Business leadership in a time of war
Business leadership in a time of war
With greater awareness of the horrors of war, consumers are demanding positive action by businesses operating in Russia. Those that drag their feet will pay with their reputation.
The heart-breaking war in Ukraine is not only a conflict that will profoundly change geopolitics. As the most viral social media war of our times, it’s one where we are more aware of daily atrocities than any other. Technology beams a visual diary of stomach-churning reality from the frontline to our phones. From the defiant last words of Ukrainian soldier Roman Gribov as Russian battleships blew up his post on Zmiinyi Island, to daily updates from President Volodymyr Zelenskyy, there is no shelter from the horrors of war.
A war in real time
We can see for ourselves, in real time, the conditions of women and children cowering in the battered basements of Mariupol; the heartbreak of parents as their children are blown up playing football in the street or their sons lost in battle. In the face of all this, ordinary people around the world – weary of unrelenting grim news in the last two years – want to exercise power where they can.
The wheels of government can move slowly, frequently jammed by harsh, sometimes grubby realpolitik. While sanctions will take time to work through, and deals that were decades in the making are being slowly unpicked, campaigners and consumers have reacted quickly.
Businesses are fleet of foot
Airbnb offered free, short-term housing to up to 100,000 refugees fleeing Ukraine. Mobile phone networks made data, texts and calls to Ukrainian numbers free the day after the invasion. BlaBlaCar, a carpooling app and Uklon, a Ukrainian version of Uber, worked together and in the first three days of the conflict transported more than 50,000 people to western Ukraine.
Here in the UK, a coalition of more than 40 businesses contacted the UK government offering over 10,000 jobs, help with visas, housing and English lessons to refugees fleeing Ukraine to help them rebuild their lives. Organised by entrepreneur Emma Sinclair, the list includes Marks & Spencer, Asos and Lush as well as recruitment businesses Robert Walters, FDM and Impellam.
Holding businesses to account
There are plenty of organisations tracking business behaviour too – and they moved quickly, providing a level of transparency on corporate behaviour that we have never seen before. The Good Lobby has created the Ukraine Corporate Index (strapline: ‘On which side is your brand?’) which uses a traffic light system to reflect companies’ positions in Russia. It argues that ‘the fastest way to end the war is to stop trading with Russia, divest Russian assets and refuse to finance Putin’s regime’.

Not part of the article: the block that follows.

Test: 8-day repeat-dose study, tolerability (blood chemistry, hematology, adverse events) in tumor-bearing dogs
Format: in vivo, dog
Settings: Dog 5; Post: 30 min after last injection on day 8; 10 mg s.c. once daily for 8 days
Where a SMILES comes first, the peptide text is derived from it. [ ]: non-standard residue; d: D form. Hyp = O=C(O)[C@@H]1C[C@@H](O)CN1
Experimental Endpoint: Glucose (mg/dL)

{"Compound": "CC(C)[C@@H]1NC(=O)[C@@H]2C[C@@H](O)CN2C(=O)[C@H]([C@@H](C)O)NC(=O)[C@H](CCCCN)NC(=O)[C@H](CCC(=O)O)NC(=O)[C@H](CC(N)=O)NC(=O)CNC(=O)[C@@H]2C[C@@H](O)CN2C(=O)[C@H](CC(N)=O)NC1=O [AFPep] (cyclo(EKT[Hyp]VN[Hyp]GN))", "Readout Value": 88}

Yale School of Management categorises businesses with financial interests in Russia into five groups (withdrawal, suspension, scaling back, buying time, digging in) which are continually under review as the situation evolves. Its list features over 500 companies so far.
Both lists are updated regularly, based on stock market/ company announcements and social media updates. And changes are fed out to their ready-made audience on social media, including journalists, influencers and academics – all sharing the updates via their accounts.
Starbucks, McDonalds, Coca Cola and Pepsi all changed their positions quickly in the face of concerted consumer boycotts and fierce social media campaigns. As a measure of how fast businesses have been able to make major decisions, it took BP just three days to accept a potential $25billion loss by selling its stake in Russia’s state owned gas company.
Richard Edelman, CEO of Edelman, the largest PR company in the world, has warned businesses that, “geopolitics has become the new test for trust” in business. A growing number of consumers want to spend their money with brands that share their values – and businesses are waking up to this.
It’s been said that the Russian invasion has united the West. But it’s also fast uniting us all around the fact that shareholder primacy is coming to an end and that businesses have a bigger role to play in shaping the world.